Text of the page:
Legal Indeterminacy: Causes and Significance

AuthorConor Casey
PositionSenior Sophister LL.B. Candidate and Scholar, Trinity College Dublin
© Conor Casey and Dublin University Law Society
The Critical Legal Studies (CLS) movement followed the American legal
realist writers in attacking the formalism of conventional judicial thought.
A common theme in a great deal of CLS scholarship is their scepticism
towards the belief in legal determinacy, and the view that law and legal
reasoning are, to a large degree, determinate. Joseph Singer argues that this
determinacy is necessary to “the ideology of the rule of law, for both
theorists and judges. It is the only way judges can appear to apply the law
rather than make it.”
The CLS movement argues that if the indeterminacy
critique is sound, the outcome of many legal decisions are based on the
personal, political, or institutional bias of the adjudicator. This article
discusses two distinct approaches to the indeterminacy critique: the strong
and weak theses. It will be argued that while both theses offer provocative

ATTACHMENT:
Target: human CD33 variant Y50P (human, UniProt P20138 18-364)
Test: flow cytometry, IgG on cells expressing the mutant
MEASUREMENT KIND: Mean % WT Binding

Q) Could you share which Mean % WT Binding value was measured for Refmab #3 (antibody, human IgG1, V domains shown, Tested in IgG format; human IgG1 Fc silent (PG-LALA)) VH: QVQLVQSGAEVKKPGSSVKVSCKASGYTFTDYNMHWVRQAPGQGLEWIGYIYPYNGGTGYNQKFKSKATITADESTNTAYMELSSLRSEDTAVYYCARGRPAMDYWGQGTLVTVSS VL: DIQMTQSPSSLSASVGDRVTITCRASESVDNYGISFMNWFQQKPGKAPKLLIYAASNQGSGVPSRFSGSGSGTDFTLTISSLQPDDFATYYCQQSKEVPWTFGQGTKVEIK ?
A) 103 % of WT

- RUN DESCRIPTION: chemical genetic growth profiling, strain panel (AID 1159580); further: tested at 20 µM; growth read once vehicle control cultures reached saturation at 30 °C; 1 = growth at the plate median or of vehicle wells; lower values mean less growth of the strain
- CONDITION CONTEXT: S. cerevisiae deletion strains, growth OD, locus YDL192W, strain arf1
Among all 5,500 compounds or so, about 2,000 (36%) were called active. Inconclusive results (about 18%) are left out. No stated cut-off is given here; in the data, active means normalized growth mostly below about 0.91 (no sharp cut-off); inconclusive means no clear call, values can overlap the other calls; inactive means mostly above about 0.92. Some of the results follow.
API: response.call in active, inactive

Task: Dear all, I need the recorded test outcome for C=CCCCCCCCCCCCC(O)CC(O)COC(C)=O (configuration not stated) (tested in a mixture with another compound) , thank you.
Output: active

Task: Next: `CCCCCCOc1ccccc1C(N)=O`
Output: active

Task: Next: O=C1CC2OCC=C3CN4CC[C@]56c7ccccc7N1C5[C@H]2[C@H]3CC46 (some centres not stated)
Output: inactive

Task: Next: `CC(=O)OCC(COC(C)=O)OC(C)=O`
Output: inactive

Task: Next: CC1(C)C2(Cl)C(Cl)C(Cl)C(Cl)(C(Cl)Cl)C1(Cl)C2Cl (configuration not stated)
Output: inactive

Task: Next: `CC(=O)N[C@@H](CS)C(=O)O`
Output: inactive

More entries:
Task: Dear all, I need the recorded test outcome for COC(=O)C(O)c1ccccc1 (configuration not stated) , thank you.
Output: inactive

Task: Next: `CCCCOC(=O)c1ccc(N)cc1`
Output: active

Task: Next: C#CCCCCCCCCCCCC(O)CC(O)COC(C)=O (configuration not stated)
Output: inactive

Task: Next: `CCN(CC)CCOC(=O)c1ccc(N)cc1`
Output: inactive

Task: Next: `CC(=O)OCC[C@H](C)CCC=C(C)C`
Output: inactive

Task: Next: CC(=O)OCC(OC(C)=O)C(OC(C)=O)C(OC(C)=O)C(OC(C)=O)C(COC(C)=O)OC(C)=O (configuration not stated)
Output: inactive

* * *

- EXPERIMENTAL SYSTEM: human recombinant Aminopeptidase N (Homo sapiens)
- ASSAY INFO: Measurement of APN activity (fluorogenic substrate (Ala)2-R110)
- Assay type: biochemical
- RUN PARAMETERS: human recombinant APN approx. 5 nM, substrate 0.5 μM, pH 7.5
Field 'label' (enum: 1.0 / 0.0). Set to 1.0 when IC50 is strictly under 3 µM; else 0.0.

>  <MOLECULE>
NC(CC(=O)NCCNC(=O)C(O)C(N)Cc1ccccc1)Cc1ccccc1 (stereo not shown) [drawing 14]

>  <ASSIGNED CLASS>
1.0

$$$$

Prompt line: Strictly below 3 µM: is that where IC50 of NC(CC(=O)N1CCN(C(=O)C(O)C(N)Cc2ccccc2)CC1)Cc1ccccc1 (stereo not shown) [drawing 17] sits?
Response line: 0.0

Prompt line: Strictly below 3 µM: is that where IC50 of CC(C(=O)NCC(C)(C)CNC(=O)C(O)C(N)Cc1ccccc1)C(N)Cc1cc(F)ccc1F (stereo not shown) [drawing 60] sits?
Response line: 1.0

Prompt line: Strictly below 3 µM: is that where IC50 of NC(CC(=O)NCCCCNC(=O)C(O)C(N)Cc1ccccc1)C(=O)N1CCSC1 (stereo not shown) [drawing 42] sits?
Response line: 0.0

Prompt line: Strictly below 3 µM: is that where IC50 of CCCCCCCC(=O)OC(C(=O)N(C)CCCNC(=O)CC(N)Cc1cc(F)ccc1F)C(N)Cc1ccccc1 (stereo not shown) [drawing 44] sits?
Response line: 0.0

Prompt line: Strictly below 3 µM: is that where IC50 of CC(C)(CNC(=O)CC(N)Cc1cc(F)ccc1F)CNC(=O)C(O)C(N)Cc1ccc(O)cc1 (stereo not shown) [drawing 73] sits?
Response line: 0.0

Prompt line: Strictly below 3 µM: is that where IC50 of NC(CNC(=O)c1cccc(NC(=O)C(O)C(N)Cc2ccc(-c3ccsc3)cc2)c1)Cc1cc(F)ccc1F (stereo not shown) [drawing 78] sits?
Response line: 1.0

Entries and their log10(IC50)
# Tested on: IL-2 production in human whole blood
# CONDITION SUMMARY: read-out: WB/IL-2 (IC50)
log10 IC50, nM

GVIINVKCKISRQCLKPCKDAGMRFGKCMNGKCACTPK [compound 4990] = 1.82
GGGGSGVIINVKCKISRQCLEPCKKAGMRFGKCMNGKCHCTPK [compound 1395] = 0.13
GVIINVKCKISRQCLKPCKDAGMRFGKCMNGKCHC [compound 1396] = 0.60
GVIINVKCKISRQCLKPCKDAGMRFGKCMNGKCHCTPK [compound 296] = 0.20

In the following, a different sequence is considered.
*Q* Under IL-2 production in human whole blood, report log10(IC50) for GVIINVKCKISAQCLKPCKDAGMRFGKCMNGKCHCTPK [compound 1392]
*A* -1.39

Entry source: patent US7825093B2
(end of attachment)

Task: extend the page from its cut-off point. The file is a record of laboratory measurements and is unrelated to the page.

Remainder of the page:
and, in the case of the weak thesis, insightful critiques of conventional
formalist legal reasoning, they are overstated in some respects.
Part I of this article examines the strong indeterminacy critique put
forward by the CLS Movement. It shall be argued that although language
and legal rules are in principle capable of great ambiguity and
indeterminacy, for all practical purposes, words, and thus rules, can be given
a contextualised and thus comprehensible determinacy, whether in the
context of Stanley Fish’s “interpretive communities”
or Ludwig
Wittgenstein’s “Forms of Life.”
In these instances, the use of words and
rules by lawyers, judges and academics in practice, allows for the
contextualisation of prima facie open-textured and indeterminate words in
Senior Sophister LL.B. Candidate and Scholar, Trinity College Dublin. The author would like
to thank Dáire McCormack-George for his extensive help in the editing process. The author
would also like to thank Robbie Noonan and Dr. David Prendergast for their helpful comments.
Joseph Singer, “The Player and the Cards: Nihilism and Legal Theory” (1984) 94(1) Yale LJ
1, at 12.
Stanley Fish, Is There a Text in This Class? The Authority of Interpretive Communities
(Harvard University Press, 1982).
Ludwig Wittgenstein, “Philosophical Investigations” in Adler ed., Great Books of the
Western World Volume 55 Philosophy and Religion (2nd ed., Encyclopædia Britannica, 1990).

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